“I began in 1984 to paint on a large canvas, in greens and whites, something I felt about those spirits, which may have been flowers but also novas, tears, omens, God knows what, contending or conniving with our own ancestral shape in a place I’d give anything to know. During the painting of the picture, a matter of three years, it went through a number of transformations,” Tanning wrote. “At times I thought it was finished, that I had done what I could. Once it was even photographed, friends gazed at it, a turbulent image from a feverish brush. And then it was attacked again, radically changed, its white icons whiter, its human reference clearer. Late in 1987 it was finished.”
Exploring the scope, scale, and depth of On Avalon (1987) is a triumphant journey into an inimitable masterpiece. Tanning’s visual language reaches its pinnacle, a vivacious crescendo that manifests as poetry in motion conveying ritualistic earth mother goddess prowess and ardor. The vigor of the mighty female form and the ascendency of brushwork and color is enough to draw us away from the caterwaul of art history that subordinated Tanning as the “wife” of Max Ernst and a “woman painter” working alongside men like her chess opponent Marcel Duchamp.
“If you get married you’re branded. We could have gone on, Max and I, all our lives without the tag. I never heard him use the word ‘wife’ in regard to me. He was very sorry about that wife thing. I’m very much against the arrangement of procreation, at least for humans. If I could have designed it, it would be a tossup who gets pregnant, the man or woman. Boy, that would end rape for one thing,” Tanning, who was also a printmaker, sculptor, writer, and poet, wrote in Between Lives: An Artist and Her World (2003).
Indulge and immerse yourself in the lush, primordial darkness of Pour Gustave l’adoré (1974), an homage to nineteenth-century French artist, printmaker, illustrator, painter, comics artist, caricaturist, and sculptor Gustave Doré, who created illustrations for Dante Alighieri’s Divine Comedy and Samuel Taylor Coleridge’s Rime of the Ancient Mariner. The eye is pulled to the lower canvas where a woman’s leg morphs into what could be a crab or a mermaid’s fins, emphasized by pelagic colors.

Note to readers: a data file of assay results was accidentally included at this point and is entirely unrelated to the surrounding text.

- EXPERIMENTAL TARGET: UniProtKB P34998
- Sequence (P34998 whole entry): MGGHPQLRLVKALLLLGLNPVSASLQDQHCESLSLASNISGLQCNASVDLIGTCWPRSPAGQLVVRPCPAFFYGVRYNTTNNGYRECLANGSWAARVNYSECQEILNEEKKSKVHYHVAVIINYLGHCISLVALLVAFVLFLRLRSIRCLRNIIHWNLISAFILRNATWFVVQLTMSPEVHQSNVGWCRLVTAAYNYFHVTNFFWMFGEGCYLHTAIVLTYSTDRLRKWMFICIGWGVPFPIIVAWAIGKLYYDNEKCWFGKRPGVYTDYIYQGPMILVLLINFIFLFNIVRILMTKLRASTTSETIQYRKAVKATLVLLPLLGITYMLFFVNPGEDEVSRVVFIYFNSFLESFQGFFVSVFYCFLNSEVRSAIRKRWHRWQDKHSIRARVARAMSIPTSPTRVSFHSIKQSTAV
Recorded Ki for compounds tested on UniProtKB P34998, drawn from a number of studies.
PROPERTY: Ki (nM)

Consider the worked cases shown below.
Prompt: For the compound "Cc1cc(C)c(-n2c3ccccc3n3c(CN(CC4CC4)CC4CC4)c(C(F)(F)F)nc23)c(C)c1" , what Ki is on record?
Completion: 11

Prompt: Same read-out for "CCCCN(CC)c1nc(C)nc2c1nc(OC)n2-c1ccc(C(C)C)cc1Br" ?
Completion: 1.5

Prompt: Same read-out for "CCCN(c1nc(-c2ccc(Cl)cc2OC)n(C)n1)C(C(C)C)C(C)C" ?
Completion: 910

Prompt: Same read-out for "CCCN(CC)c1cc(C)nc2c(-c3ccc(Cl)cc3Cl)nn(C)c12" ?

Transport yourself back to the decade of mischievous excess and decadence via Pounding Strong (1981). A cathode ray tube (CRT) television, and roller skates and headphones (which my 11-year-old son Michael Alexander astutely observed also hint at snails and a deep sea diving mask, respectively) mingle with torsos and limbs, recurring motifs in Tanning’s work.
The canvas vibrates and pulsates with the sound and emotion of an exuberant era, while referencing her earlier paintings and sculptures. To the lower right of the TV set we spy what looks like a limb from Nue couchée (1969–1970), a soft sculpture made of pink fabric.
We return to the impenetrable errieness of Pour Gustave l’adoré as we investigate To Climb a Ladder (1987) surrounding a tangle of limbs wrestling and wriggling toward the light. There’s a painting within a painting in what appears to be a process of layering and cloaking more underlying flesh.
Embrace the range of profound reimaginings of Renaissance and Baroque art and self-referential motifs, symbols, and images that permeate Tanning’s work to uncover obvious and shrouded manifestations of Katchina, the beloved Lhasa Apso terrier shared with Ernst and various human forms including what appear to be babies bursting and intertwined with adults. Tanning, who never had children, regarded her artwork as her creative offspring, and sometimes that manifests through her visual language. From vascularity to fecundity, Tanning’s figurative representation challenges us as much as her innovative, serpentine abstraction.
Dorothea Tanning: Doesn’t the Paint Say It All? reveals a subversive, prolific genius who shall no longer be overshadowed by her male counterparts.